Nobody has a perfect and flawless shape, and even if your model comes close, there is always a pose that will show skin creases she will not be happy with. When it comes to retouching, you’ll want it to be unobtrusive and not obvious. It’s about making your models love their pictures and be happy with themselves.
￼Very often there are bulges and creases that clients are not even aware of, either because they are hard to see on themselves (do you know how the back of your arm looks?), or they just happen due to certain poses or how the light falls on the subject.
Liquify to the rescue!
This is one of Photoshop’s most powerful tools when it comes to beauty retouching, and if used skillfully and with care it can go unnoticed by your models.
The Liquify tool can be used with a mouse, but for more precision it’s best to use a graphic tablet. If you are just getting into the tool, make a copy of the layer you are working on and apply the Liquify tool to the new layer just to be sure. That way you can always mask the layer and brush in some of the original image. Make yourself familiar with the tool, how it reacts, and the different modes it offers.
With help from Photoshop’s Liquify tool this can become…
You might find that for Liquify corrections, the Forward Warp tool is the tool you will use most. It softly shifts any border or area in the direction you push. Things you can correct this way are double chins, upper arms poking out (when leaned on), and creases in the belly. There is a big difference in having the tool’s centre directly over the line you want to move or slightly outside of it. Usually the latter gives you smoother results; having the tool directly over a line often yields dents that take additional work to fix. Start with a larger tool size and work your way down to a smaller size to refine and straighten out jiggly lines. The fastest way to change the tool’s size is using the Photoshop standard keys. In addition with the shift key, the size changes in steps of twenty instead of two.
One of the biggest issues with using the Forward Warp tool is when nearby objects or body parts are affected in a noticeable way. There are several ways to deal with this. You can use a smaller tool size and meticulously deal with small portions one at a time, or, instead of dragging the tool perpendicularly in the direction you want to go, you can instead go in a parallel way. Or you can use the Freeze Mask tool, which lets you paint masks on sections you do not want altered. The last resort would be working on a separate layer and then copying or cloning back the parts that were erroneously moved.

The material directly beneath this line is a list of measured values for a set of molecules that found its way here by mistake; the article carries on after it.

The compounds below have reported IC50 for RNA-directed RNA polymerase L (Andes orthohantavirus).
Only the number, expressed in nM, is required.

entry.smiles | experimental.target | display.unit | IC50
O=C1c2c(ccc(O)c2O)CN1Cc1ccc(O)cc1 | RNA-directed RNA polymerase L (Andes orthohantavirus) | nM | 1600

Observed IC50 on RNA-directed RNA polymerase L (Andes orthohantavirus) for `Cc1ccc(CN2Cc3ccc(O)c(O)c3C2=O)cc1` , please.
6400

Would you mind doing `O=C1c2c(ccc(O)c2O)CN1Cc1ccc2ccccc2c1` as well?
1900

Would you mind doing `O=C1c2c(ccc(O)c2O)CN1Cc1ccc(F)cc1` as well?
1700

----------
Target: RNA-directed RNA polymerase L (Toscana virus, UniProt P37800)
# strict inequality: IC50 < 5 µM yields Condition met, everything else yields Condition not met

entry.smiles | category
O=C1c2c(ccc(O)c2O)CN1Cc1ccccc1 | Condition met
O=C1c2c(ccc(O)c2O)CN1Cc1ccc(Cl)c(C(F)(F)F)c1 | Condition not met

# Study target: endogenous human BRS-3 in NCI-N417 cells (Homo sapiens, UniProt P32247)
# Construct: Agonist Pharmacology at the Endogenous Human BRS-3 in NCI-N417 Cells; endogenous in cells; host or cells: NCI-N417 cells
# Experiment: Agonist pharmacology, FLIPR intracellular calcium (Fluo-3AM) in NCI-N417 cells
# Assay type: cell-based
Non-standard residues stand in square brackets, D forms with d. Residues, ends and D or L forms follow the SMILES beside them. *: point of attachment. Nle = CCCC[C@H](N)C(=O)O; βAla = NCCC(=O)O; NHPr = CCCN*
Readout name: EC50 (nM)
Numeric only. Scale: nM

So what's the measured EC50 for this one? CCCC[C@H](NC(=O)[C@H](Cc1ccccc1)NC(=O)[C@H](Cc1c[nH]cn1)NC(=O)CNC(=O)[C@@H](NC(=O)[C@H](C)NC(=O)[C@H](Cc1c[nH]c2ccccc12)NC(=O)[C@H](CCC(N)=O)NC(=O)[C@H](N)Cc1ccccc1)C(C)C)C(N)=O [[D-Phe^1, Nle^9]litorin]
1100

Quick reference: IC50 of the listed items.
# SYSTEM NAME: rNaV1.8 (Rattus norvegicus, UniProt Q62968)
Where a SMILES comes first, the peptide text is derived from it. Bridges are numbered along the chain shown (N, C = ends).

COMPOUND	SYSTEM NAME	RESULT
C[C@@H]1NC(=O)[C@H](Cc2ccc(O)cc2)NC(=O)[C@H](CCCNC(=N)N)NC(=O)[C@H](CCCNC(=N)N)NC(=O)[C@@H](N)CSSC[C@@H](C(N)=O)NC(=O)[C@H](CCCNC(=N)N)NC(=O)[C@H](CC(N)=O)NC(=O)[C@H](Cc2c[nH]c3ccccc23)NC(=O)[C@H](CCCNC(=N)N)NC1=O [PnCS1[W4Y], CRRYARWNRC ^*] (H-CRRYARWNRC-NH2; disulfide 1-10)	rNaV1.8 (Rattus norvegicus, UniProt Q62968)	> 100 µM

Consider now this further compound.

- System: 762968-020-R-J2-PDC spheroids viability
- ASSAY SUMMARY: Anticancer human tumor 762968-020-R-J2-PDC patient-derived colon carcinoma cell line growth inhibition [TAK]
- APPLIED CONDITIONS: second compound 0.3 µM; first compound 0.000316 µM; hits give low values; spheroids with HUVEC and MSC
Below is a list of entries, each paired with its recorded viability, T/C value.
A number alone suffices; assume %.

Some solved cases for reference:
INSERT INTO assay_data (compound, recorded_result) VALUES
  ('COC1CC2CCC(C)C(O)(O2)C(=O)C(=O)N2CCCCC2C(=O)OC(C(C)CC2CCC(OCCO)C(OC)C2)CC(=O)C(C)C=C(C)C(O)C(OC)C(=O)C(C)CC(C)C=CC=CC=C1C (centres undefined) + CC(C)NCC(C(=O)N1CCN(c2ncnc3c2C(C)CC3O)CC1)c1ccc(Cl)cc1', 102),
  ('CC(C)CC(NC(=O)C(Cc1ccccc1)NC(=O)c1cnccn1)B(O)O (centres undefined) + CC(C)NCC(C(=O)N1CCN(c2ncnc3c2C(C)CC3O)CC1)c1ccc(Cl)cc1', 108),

Next are the Pucker and Bloat tool. These help you modify smaller, isolated sections. The Pucker tool will suck pixels toward the tool’s centre; the Bloat tool will push away pixels from the centre. The tool’s size determines the radius affected. Typical uses for these tools is eyes, lips, breasts, nose, eyebrows, chin, and bottom. The Pucker tool is also very useful for straightening out dents that result from using the Forward Warp tool. To do this, select a rather small tool size and then slowly draw over the edge that needs fixing. The Pucker tool will draw all surrounding pixels toward the line you draw.
Each Liquify mode has a set of parameters to customise it to the task at hand—Size, Density, and Pressure being the ones mostly used. There are numerous additional Liquify tools, but most of them are not very suitable for beauty retouching.
Boudoir Photography is Critsey Rowe’s guide to a genre of photography more sophisticated and collaborative than old-fashioned “glamour” shooting that has snowballed as more and more women commission intimate portraits of themselves. With advice on pre-production, wardrobe and makeup, a dedicated posing guide, and post-production techniques covered in detail, Boudoir Photography will help the shooter work closely with the client to come up with a portfolio that is technically perfect, beautiful, and completely unique.
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